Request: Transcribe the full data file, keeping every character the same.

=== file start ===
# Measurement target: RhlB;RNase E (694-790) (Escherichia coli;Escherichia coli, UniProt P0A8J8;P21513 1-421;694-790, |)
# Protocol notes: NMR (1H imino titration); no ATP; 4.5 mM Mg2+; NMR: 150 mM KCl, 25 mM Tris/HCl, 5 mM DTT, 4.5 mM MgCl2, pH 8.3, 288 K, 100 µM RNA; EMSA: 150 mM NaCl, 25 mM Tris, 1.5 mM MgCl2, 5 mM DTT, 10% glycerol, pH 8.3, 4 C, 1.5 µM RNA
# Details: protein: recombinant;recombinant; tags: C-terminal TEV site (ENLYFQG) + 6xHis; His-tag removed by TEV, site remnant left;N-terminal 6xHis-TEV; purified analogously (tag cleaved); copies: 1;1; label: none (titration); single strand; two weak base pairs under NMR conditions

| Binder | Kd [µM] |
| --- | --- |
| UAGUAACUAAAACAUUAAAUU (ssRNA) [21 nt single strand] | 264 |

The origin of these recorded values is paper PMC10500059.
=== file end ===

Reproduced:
# Measurement target: RhlB;RNase E (694-790) (Escherichia coli;Escherichia coli, UniProt P0A8J8;P21513 1-421;694-790, |)
# Protocol notes: NMR (1H imino titration); no ATP; 4.5 mM Mg2+; NMR: 150 mM KCl, 25 mM Tris/HCl, 5 mM DTT, 4.5 mM MgCl2, pH 8.3, 288 K, 100 µM RNA; EMSA: 150 mM NaCl, 25 mM Tris, 1.5 mM MgCl2, 5 mM DTT, 10% glycerol, pH 8.3, 4 C, 1.5 µM RNA
# Details: protein: recombinant;recombinant; tags: C-terminal TEV site (ENLYFQG) + 6xHis; His-tag removed by TEV, site remnant left;N-terminal 6xHis-TEV; purified analogously (tag cleaved); copies: 1;1; label: none (titration); single strand; two weak base pairs under NMR conditions

| Binder | Kd [µM] |
| --- | --- |
| UAGUAACUAAAACAUUAAAUU (ssRNA) [21 nt single strand] | 264 |

The origin of these recorded values is paper PMC10500059.